Complexities and Comparisons
Published May 25th 2011 by Routledge – 272 pages
This major new textbook on business history brings together the expertise of two internationally renowned authors to provide a thorough overview of the developments in business – from just before the industrial revolution right up to the present day.
Business History is global in scope and looks at the major players – Europe, the US and Japan – as well as emerging economies, such as China and India. Focusing mainly on ‘big business‘, Amatori and Colli critically analyze ‘the firm‘ and its interaction with the evolution of economic, technological and political systems at the micro and macro levels.
This up-to-date textbook is an exceptional resource for students on economic and business history courses, as well as for practitioners interested in broadening their understanding of business.
'Amatori and Colli should be congratulated in producing an ambitious analysis of such a complex narrative, adding significantly to the business history literature. Business History should feature on every undergraduate and postgraduate reading list for modules covering this subject, as well as many business and management modules, in that it provides masterly coverage of the complexities and comparisons at the heart of the subject.' - John Wilson (University of Liverpool, UK) in Business History
‘One of the outstanding features of the book is its ambitious comparative perspective, which leads the authors to cross the borders of neo-American capitalism…I would [also] like to comment on the very innovative form adopted by the book. The chapters are quite short (circa 10 pages long). They include 2 or 3 basic charts and 5 or 7 must readings. This structure makes the book eminently suitable for postgraduate students. So it can be used as textbook, although it is also much more than that. I enthusiastically recommend the book both to scholars and to advanced students, interested in business history, economic development and strategic decision-making.’ - Jordi Catalan, in Revista de Historia Industrial Vol. 49 (2012)
Part 1: Relevant Issues 1. Introduction 2. Business History and Theories of the Firm 3. Entrepreneurship Part 2: The Company Between the Pre-Industrial Era and the First Industrial Revolution 4. Pre-Industrial Manufacturing 5. Enterprises and Entrepreneurs of the First Industrial Revolution 6. Technology, Society and the Factory System Part 3: The Birth and Consolidation of Big Business 7. Infrastructures 8. Technology and Organization 9. National Patterns Part 4: State and Market in the Period between the Two World Wars 10. The Multi-Divisional Corporation and Managerial Capitalism 11. Europe between the Two Wars: Convergence and Divergence with the U.S. 12. At the Origins of the Japanese Miracle: Entrepreneurship, the State and Business Groups Part 5: From the Post-War Years to the Fall of the Wall: The Age of 'Shrinking' Space 13. From World War II to the Third Industrial Revolution 14. American Hegemony and its Aftermath 15. The Soviet Union: The Antagonist 16. Japan: The Challenger 17. Hybrid Europe 18. Different Strategies for 'Catching Up': South Korea and Argentina 19. Multinationals: Quid Novi? Part 6: The Globalization of Today 20. New Forms of Enterprise 21. The 'Roaring Nineties': America is Back 22. Slowing Down: Japan and Europe 23. New Protagonists: China and India 24. A Last Look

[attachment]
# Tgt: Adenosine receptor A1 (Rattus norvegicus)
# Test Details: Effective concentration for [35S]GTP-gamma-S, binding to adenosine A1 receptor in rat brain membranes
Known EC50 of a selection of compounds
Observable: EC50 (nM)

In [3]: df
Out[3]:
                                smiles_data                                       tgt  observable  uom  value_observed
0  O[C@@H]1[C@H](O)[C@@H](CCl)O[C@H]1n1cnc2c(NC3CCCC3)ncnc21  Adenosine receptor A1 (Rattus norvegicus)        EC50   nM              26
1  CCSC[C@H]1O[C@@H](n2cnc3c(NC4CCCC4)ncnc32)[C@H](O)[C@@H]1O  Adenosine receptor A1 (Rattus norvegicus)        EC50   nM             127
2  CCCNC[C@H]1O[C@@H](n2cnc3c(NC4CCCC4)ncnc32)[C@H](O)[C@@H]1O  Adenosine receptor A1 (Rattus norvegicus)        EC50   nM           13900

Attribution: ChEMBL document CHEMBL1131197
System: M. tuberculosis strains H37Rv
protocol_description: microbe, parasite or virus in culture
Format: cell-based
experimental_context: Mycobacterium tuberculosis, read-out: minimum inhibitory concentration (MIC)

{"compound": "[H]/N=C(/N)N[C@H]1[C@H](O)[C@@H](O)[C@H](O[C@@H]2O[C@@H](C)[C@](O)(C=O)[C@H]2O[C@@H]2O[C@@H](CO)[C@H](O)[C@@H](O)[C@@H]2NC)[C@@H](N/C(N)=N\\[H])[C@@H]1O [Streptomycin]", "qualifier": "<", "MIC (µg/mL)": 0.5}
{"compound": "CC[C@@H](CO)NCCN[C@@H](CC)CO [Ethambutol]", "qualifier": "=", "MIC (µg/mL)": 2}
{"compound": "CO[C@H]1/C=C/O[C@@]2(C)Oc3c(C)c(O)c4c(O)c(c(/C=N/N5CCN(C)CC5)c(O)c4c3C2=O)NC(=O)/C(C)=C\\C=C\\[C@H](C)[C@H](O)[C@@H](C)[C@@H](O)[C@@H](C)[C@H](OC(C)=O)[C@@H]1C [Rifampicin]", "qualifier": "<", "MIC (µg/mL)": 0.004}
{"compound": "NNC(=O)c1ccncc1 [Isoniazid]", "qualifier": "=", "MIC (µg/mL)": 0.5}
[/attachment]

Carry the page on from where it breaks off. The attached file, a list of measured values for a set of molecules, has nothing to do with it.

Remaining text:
Franco Amatori is Professor of Economic History and is also head of the Institute of Economic History, at Bocconi University, Italy. He specialized in business history during his time at Harvard Business School, USA and has written extensively on Italian and international business history.
Andrea Colli is Associate Professor in Economic History at Bocconi University, Italy. He has published several books in fields such as: the structure and evolution of SMEs, as well as the role of family firms in modern economic growth. In 2008 he was awarded the Harold Williamson prize for the most promising mid-career business historian by the Business History Conference.